Despite its influence, it is worth noting what Mermaids is not. It is not a research body. Its activities are support (for families) and advocacy: based on its contacts with those families, it argues for what it sees are better policies and practices by the NHS and others. It does not carry out or commission clinical or academic research. Its most recent annual report lists among its charitable activities “campaigning and advocacy” and says: “Mermaids has also become more active in lobbying”.
There is regular dialogue between Mermaids and the GIDS, but the two sides do not always agree. An example is on the time the GIDS team take to give referred children the hormone-blocking drugs that stop their bodies developing the physical characteristics associated with their birth sex.
In evidence to another Commons inquiry in 2015, Mermaids argued that GIDS should make such drugs available much more quickly. The GIDS team has generally resisted that call, more than once saying that “any decision around hormone treatment needs time and considered thought.”
And in evidence to that earlier committee, Dr Bernadette Wren of the GIDS said this:
“I know that Susie and Mermaids would like a fast track so that young people who are already well into puberty and feel that they know that they want to move forward into physical intervention would bypass our assessment process and move straight into physical intervention. We feel that is not an ethical way to practise.”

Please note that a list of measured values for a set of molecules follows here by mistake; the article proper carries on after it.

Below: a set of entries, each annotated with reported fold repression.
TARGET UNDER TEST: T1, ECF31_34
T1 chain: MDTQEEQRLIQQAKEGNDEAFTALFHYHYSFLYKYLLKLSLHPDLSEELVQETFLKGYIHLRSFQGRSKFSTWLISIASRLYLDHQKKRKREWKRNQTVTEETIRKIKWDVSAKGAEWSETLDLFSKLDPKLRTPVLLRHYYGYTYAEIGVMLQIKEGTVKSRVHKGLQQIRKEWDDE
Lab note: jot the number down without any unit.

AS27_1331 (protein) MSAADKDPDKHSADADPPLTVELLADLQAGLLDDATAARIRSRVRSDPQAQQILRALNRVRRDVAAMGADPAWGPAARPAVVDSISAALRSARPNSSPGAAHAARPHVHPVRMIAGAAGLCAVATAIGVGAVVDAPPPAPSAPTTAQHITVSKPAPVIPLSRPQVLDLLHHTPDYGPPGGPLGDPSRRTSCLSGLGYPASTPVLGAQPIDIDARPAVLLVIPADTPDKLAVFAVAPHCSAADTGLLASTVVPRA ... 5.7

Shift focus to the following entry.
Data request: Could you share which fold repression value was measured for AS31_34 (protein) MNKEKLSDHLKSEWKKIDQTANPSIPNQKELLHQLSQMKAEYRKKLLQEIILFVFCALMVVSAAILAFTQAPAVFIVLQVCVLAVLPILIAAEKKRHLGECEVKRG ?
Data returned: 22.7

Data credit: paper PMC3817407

Here’s another summary. A transgender charity that says it is engaged in lobbying lobbied politicians and doctors to change the way children are treated by doctors. The doctors declined to make that change because it would be not be ethical to do so.
Doughty, meanwhile, describes as “extreme” and “hate material” an article which observes that some people lobbying for changes in the name of transgender people are advocating things that might not be in the best interests of children. I have never met Doughty but have generally heard good things about him from colleagues: bright, committed, thoughtful and so on. So I must assume that he was having an off day when the committee met last week. It happens to us all, after all.
Surely a bright, thoughtful chap like him didn’t mean to imply that it was his job as Member of Parliament to tell newspapers what they can and cannot write? Surely he had no intention of acting as if it is in any way appropriate for a politician to decide what is and is not acceptable for journalists to say, and how they say it? And I can only hope that it was by a simple accident that he singled out by name a female journalist and suggested that her employers stop her saying the things that she thinks – because Doughty happens not to like her saying those things?
As I say, I must assume that he meant none of these things, that he had no such moronic and bullying intent when he spoke and acted as he did. I assume that Doughty is an honourable politician determined to do his job in a democracy and ensure that matters of public policy are debated fully and honestly, whether or not some people find such debate offensive. Because, as I am sure Doughty knows, there is no right not be offended and if we ever let hurt feelings stop us discussing matters of public interest on the basis of the facts, everyone loses.
And it is because I am sure that he is wholly committed to such debate that I decided to write this article. Thanks for everything you’re doing to encourage the free press and open debate, Mr Doughty.